“The ecumenical movement is a grace of God, given by the Father in answer to the prayer of Jesus: ‘May they all be one. Father, may they be one in us, as you are in me and I am in you, so that the world may believe it was you who sent me.’ The ecumenical movement is carried out within the general mission of the Church to unite humanity in Christ...” Pontifical Council for Promoting Christian Unity, Directory for the application of principles and norms on Ecumenism, 1993, n. 22)
The ecumenical movement seeks to be a response to the gift of God's grace which calls all Christians to faith in the mystery of the Church according to the design of God who wishes to bring humanity to salvation and unity in Christ through the Holy Spirit ... The Second Vatican Council clearly asked Catholics to reach out in love to all other Christians with a charity that desires and works actively to overcome in truth whatever divides them from one another. Pontifical Council for Promoting Christian Unity, Directory for the application of principles and norms on Ecumenism, 1993, n. 9.
The Catholic Church in New Zealand is actively involved in this quest to foster the unity of Christians. It does so in a variety of ways which flows from its concern for both charity and truth which is expressed in inter-church discussion groups, theological dialogue, joint prayer services and joint efforts to promote a just and compassionate society in New Zealand.
New Zealand’s Catholic Bishops are fully committed to the cause and have an agency to assist them in their ecumenical work – the New Zealand Catholic Bishops Committee for Ecumenism. Members of the Committee are appointed by the New Zealand Catholic Bishops Conference and include a bishop.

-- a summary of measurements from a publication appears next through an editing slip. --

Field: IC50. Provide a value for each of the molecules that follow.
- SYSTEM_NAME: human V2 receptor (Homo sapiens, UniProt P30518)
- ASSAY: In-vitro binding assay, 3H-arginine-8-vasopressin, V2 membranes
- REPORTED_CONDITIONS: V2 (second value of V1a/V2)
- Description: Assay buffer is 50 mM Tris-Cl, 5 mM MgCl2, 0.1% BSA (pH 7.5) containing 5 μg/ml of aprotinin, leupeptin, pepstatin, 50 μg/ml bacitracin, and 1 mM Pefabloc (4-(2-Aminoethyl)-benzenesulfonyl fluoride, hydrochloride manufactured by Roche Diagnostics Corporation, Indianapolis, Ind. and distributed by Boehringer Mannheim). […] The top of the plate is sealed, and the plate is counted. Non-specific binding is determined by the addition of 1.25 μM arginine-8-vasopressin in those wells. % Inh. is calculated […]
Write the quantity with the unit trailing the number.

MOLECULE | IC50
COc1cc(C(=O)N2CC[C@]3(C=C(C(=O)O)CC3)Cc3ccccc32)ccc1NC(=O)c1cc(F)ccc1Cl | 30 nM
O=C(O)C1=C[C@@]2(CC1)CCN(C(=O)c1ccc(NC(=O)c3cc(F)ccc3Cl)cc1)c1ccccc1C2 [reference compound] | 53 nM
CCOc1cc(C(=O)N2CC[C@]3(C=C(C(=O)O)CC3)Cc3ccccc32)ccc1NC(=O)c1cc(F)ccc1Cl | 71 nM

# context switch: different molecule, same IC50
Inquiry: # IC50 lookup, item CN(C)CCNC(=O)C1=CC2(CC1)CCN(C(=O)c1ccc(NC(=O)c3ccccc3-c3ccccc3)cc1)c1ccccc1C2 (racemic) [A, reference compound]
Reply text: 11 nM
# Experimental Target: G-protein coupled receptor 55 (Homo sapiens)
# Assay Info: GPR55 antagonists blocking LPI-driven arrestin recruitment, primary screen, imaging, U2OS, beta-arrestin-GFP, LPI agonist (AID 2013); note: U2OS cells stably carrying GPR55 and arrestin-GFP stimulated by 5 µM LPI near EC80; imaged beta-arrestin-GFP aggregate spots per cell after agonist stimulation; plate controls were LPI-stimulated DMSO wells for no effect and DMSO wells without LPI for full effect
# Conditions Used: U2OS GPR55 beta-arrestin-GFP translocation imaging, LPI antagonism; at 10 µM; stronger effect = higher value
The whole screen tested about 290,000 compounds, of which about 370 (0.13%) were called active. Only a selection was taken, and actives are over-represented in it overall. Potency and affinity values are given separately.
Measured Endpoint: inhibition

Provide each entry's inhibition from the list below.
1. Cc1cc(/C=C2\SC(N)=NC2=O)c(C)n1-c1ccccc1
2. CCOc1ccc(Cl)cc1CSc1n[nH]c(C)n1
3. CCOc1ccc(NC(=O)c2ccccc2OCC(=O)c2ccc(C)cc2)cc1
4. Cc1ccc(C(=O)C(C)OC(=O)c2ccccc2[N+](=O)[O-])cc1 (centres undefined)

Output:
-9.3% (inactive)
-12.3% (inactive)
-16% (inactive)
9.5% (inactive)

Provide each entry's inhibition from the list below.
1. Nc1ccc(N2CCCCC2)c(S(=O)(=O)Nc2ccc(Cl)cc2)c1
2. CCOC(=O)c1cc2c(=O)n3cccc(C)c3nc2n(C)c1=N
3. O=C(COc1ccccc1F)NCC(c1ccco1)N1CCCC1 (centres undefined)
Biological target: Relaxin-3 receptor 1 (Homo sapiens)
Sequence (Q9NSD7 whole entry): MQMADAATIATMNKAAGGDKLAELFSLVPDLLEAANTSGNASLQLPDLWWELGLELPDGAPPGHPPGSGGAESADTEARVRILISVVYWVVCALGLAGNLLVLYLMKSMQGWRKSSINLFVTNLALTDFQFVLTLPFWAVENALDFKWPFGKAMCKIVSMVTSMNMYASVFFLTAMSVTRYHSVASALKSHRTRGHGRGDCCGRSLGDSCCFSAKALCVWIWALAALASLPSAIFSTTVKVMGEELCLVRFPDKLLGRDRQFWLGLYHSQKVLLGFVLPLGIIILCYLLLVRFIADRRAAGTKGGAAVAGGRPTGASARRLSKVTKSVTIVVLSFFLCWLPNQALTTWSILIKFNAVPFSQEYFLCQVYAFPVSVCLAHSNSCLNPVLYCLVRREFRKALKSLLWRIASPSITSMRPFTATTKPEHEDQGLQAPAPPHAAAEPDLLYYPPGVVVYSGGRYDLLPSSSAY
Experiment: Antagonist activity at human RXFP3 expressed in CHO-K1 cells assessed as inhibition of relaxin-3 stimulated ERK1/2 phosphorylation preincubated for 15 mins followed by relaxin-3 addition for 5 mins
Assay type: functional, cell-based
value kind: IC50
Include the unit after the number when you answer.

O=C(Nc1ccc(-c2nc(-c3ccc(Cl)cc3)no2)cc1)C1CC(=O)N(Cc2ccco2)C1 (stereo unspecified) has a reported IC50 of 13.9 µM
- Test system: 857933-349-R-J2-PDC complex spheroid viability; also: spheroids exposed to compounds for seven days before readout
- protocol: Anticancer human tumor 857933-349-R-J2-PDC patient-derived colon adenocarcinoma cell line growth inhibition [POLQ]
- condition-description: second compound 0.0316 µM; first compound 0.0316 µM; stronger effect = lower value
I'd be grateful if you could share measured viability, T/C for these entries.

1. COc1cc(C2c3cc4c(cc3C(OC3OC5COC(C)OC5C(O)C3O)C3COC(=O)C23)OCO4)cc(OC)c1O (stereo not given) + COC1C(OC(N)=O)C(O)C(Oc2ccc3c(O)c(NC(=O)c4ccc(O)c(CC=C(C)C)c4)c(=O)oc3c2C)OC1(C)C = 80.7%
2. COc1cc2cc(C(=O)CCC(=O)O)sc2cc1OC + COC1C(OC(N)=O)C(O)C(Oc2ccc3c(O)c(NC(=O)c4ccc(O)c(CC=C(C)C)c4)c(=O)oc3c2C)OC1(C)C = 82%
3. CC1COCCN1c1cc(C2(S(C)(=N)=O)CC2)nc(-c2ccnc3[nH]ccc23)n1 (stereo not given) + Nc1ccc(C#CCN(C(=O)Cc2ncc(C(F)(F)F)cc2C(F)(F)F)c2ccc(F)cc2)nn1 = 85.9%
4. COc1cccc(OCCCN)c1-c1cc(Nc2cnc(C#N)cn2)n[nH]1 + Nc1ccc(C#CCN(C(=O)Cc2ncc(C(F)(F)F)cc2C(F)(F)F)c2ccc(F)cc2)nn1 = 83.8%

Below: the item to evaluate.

Committee members are often invited to attend major functions of other Churches. They also organise ecumenical conferences and visits, develop ecumenism workshops for parishes, adapt the Week of Prayer for Christian Unity material for New Zealand use, and regularly familiarise themselves with the guidelines issued by the Holy See for ecumenical activities.
A major focus of the Committee is to develop bilateral theological dialogues and meet at least twice a year with representatives of the Anglican, Presbyterian and Methodist Churches.
Common projects with other churches include ecumenical worship services, church leaders’ meetings, theological dialogues and events with other churches. The Committee supports Catholic representation on inter-denominational bodies and agencies such as Ministers’ associations, New Zealand Council of Christian Social Services, Churches Broadcasting Commission, and various local chaplaincies, groups and missions.
The Catholic Church believes that Christians should act together in certain areas, such as praying together, (spiritual ecumenism), Bible studies, and working together for just and compassionate social arrangements. The Catholic Church knows that the true path of ecumenism, the path of truth and charity, requires all Christians to be well grounded and loyal to their own distinctive identity and traditions. The authentic path of ecumenism will always respect the areas of doctrine and practice where there are different understandings and practices.